Centre alum set Abraham Lincoln on road to extraordinary success
RELEASED: Feb. 8, 2007
DANVILLE, KY—He'll be 200 years old in a couple of years, but Kentucky native Abraham Lincoln has never been a hotter commodity.
From a Steven Spielberg film in the works to a published biography by Pulitzer Prize-winner Doris Kearns Goodwin, the 16th president remains an A-list celebrity.
Before all this attention and even before he became known to his contemporaries as Honest Abe, the man on the $5 bill had a powerful connection to Centre College.
Lincoln, who was U.S. president from 1861 until his assassination in 1865, was indeed born in a log cabin in Hodgenville, Ky., on Feb. 12, 1809. He guided the country through one of its greatest crises, the Civil War, and went on to become perhaps our most cherished presidents.
In 1832 Lincoln was far from looking as if he were on his way to becoming an American legend. He was a 23-year-old with no great ambition who planned to become a blacksmith. But John Todd Stuart (Centre College class of 1826) urged him to study for the bar exam. When Lincoln protested that he had nothing to study, Stuart loaned his good friend Lincoln a set of books, according to an autobiographical sketch Lincoln wrote in 1860.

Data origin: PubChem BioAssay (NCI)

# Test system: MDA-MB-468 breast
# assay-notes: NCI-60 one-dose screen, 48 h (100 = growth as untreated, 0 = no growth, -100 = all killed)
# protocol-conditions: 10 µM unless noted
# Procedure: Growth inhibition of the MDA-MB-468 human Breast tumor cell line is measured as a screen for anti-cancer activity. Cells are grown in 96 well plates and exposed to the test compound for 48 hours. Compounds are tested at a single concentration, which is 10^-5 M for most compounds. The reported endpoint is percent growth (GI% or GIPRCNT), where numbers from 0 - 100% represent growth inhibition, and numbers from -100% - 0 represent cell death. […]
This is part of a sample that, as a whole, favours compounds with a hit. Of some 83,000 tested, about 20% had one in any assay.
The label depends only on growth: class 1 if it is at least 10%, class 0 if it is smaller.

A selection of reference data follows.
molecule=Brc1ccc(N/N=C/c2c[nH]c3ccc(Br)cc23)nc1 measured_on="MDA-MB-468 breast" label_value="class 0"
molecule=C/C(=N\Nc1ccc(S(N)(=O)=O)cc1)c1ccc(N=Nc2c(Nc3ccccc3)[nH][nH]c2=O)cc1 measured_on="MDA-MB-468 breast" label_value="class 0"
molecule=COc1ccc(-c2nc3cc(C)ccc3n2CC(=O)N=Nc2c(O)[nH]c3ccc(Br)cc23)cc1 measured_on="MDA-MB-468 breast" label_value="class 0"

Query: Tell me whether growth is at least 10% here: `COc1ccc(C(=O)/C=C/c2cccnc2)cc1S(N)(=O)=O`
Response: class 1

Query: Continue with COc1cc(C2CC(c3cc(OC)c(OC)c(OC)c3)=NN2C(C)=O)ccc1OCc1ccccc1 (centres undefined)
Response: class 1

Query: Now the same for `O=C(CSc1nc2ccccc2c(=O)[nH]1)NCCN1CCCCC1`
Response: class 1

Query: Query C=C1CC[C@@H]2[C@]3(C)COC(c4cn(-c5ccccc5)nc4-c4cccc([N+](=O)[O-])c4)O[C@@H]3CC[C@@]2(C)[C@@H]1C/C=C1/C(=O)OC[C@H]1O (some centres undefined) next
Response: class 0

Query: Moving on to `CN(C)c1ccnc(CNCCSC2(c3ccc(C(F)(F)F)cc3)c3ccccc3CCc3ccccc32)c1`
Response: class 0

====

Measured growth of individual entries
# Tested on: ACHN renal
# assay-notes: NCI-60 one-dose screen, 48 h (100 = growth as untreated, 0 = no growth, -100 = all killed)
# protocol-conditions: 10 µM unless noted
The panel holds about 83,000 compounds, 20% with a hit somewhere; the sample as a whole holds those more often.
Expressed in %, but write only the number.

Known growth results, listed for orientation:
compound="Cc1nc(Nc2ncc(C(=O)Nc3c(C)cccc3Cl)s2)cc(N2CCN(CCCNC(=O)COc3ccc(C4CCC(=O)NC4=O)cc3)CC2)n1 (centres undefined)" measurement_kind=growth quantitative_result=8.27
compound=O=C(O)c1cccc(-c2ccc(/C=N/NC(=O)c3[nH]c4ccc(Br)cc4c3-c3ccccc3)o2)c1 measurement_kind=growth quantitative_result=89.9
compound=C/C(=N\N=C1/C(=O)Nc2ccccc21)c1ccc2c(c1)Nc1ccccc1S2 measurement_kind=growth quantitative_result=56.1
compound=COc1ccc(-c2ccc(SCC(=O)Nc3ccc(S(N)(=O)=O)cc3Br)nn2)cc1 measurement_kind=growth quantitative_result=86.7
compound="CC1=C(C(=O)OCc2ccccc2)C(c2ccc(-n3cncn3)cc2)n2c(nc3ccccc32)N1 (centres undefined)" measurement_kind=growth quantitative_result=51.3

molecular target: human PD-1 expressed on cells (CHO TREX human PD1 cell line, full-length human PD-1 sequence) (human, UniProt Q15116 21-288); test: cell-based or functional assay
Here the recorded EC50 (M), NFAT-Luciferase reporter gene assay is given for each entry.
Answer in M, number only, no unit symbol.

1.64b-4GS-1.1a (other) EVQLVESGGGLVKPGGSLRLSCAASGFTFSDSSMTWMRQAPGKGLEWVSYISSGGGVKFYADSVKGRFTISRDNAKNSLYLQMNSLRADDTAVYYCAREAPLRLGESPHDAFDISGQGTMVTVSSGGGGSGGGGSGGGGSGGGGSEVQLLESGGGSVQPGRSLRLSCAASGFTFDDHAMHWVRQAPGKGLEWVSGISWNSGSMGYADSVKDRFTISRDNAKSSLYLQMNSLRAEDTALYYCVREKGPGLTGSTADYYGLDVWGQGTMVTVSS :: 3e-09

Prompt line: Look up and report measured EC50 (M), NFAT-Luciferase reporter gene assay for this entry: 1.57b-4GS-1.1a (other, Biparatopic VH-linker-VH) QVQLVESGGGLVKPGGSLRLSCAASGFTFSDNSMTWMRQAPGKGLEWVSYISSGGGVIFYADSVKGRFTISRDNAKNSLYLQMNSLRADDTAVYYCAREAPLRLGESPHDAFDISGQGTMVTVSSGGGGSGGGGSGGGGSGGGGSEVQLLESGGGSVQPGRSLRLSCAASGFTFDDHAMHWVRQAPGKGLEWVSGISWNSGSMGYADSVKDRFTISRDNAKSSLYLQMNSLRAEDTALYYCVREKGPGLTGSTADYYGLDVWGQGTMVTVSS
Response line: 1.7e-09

Lincoln passed the exam and was admitted to the bar in 1837. Stuart became Lincoln’s first law partner in Springfield, Ill., and they remained partners for five years.
The Kentucky natives first met in 1832 when they fought in the same battalion during the Black Hawk War. After their military service, both ran for the Illinois General Assembly, with only Stuart winning a seat that year. Two years later, Lincoln joined Stuart in the state legislature.Lincoln married Stuart’s cousin, Mary Todd of Lexington, Ky., in 1842. Stuart and Lincoln remained close friends until Lincoln's death in 1865. Stuart later headed the National Lincoln Monument Association, which built a monument to the fallen president in Springfield, Ill.
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